Not many scripts can draw in viewers the way Towne’s does. This is complex, captivating writing that manages to keep us guessing until the final moments, and even when the answers are provided, they aren’t necessarily easy or satisfying. Every revelation here is hard-won. Somehow Towne also manages to capture the spirit of 1930s film noir, with its femme fatales (Dunaway in this case), terrible misdeeds of the past and how they infect the present, the detective who’s in over his head but won’t back down. It’s all there, and it’s all executed flawlessly.

“Chinatown,” however, isn’t just a masterpiece because of the script — Polanski’s direction, his keen eye for the shadows-and-fog atmosphere, that sense of weariness, is impressive in the way it recreates 1930s-era L.A. and does so in color, not black-and-white. Mastery exists in the performances of Huston, Dunaway and Nicholson. Huston, with his towering presence, exudes the effortless menace of a man unaccustomed to having his whims questioned; he dictates and it becomes so. Dunaway’s Evelyn is equal parts fragility and untapped rage; she is exactly as mysterious as she needs to be, and not a drop more. Nicholson’s Gittes is a character for the books. The actor hits a career best here, demonstrating cracks in the armor. He makes Gittes the moral compass and the heart of “Chinatown,” the kind of man who not only can’t forget what he’s seen but doesn’t want to.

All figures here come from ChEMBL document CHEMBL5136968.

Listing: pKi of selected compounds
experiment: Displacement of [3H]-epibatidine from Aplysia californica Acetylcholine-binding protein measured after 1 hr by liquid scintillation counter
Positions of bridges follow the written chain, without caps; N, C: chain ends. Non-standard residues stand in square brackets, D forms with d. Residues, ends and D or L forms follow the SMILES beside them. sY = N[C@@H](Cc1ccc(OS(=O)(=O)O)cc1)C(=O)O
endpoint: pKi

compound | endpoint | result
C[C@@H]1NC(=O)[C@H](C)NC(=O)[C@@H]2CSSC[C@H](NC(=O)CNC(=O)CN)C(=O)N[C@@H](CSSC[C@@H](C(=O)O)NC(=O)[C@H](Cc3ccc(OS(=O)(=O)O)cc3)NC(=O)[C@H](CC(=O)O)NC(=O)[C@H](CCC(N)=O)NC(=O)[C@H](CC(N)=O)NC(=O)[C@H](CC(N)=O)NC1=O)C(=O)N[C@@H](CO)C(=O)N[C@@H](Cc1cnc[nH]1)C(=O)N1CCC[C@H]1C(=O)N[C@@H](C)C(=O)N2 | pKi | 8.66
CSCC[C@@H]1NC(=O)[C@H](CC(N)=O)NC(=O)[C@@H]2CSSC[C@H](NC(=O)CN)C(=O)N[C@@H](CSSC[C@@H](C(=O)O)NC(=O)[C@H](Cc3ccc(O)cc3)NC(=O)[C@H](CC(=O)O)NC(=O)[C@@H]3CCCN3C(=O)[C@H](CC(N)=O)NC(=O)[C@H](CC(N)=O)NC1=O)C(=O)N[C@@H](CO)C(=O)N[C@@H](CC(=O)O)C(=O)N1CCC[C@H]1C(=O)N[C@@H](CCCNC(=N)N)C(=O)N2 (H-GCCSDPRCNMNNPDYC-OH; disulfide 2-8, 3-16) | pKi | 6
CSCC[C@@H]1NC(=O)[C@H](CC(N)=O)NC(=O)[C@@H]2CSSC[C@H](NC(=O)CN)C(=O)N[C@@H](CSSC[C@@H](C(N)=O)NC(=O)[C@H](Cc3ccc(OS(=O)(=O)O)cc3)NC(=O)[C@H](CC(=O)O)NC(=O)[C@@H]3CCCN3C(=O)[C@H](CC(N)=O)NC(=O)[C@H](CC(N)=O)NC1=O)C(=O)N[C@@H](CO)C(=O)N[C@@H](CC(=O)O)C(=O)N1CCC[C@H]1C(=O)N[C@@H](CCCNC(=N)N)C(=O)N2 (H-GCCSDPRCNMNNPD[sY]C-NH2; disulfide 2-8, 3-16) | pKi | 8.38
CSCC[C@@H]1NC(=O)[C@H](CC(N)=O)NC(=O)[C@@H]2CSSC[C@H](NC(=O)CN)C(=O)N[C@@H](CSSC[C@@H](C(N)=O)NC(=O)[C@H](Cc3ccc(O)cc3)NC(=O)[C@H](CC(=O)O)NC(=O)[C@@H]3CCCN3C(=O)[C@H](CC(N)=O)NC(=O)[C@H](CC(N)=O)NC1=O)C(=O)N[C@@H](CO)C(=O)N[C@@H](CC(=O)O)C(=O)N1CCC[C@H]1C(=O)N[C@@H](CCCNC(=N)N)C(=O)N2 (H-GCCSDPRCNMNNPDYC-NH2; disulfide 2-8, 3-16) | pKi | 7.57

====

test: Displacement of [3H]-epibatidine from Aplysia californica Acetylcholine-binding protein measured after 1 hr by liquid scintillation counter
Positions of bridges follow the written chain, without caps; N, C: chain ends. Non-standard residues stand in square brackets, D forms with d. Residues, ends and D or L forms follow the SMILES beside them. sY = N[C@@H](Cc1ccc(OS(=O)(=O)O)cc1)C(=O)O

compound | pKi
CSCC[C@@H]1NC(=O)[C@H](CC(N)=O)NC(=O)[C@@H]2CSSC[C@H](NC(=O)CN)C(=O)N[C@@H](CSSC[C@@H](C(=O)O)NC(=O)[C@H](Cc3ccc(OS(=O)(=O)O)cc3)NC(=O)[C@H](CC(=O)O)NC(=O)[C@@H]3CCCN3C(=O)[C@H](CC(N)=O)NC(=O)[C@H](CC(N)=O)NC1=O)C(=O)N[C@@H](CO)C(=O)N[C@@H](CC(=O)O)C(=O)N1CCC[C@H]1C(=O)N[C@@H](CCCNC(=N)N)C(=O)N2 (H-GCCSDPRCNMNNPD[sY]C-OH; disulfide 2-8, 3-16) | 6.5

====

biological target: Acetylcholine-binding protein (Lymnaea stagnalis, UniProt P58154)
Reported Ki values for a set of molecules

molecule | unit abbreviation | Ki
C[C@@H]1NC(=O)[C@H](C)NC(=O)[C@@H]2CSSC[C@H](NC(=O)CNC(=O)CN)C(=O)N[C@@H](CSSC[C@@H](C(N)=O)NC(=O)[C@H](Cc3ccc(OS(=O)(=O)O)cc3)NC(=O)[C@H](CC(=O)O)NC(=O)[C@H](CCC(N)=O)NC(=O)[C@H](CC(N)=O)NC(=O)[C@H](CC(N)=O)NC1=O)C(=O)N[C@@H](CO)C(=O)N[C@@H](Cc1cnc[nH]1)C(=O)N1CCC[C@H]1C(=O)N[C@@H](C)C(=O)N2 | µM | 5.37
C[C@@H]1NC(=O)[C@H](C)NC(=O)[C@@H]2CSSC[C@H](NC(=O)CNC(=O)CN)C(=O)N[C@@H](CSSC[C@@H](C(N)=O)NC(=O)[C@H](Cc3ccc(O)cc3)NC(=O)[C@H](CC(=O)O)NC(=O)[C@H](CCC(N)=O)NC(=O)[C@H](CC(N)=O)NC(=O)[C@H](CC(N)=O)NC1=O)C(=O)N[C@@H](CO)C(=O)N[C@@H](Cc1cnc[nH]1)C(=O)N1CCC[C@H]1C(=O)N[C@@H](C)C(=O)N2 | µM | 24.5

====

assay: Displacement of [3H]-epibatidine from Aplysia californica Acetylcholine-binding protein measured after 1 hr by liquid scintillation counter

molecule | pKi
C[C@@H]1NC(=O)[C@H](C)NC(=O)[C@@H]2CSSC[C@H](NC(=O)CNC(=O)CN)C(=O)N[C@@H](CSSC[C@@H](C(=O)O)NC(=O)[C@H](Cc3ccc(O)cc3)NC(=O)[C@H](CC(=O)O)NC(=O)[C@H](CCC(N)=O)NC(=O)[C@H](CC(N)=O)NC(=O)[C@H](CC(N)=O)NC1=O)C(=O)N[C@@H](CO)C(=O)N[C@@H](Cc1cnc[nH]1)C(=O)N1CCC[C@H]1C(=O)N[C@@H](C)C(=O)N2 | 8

Review: “Eyes of Laura Mars” (1978)

Susan Jane Gilman, in her book “Kiss My Tiara,” spends one chapter bemoaning the fates female protagonists face in motion pictures, and one of her sharpest observations applies well to Irvin Kershner’s hyper-stylish thriller “Eyes of Laura Mars.” The Laura Mars (Faye Dunaway) of the title fits into the category of Women Who Fall for Psychotic Murderers Because Boy Are They Handsome. Dunaway has no choice but to play along, even though the part requires her to clutch her head and wail like a banshee. Oh, the harrowing drama of high fashion photography in the Big Apple.

Revealing Laura Mars’ type means pains must be taken not to give away the Twist Ending … which doesn’t amount to much surprise for anyone paying attention. So on the subject of plot I will tread gingerly: Laura Mars is an N.Y.C. photographer whose violent artwork has ignited a firestorm of controversy about the subject matter. She dresses her subjects in runway frocks and arranges them for shock value, using provocative poses and staged violence to express her vision. Critics, reporters and the public argue endlessly about her work: Is photography itself a viable form of artistic expression or a sign that painting is hopelessly outdated? Do Laura’s photos glorify violence or comment on it? Laura likes to think she draws attention to mankind’s savageness and her work has little effect beyond that. Her flamboyant assistant (Rene Auberjonois) could care less about perception as long as Laura keeps her schedule. Yet the photos may be the reason a murderer begins picking off people in Laura’s circle and posing the victims just as she does in her shoots.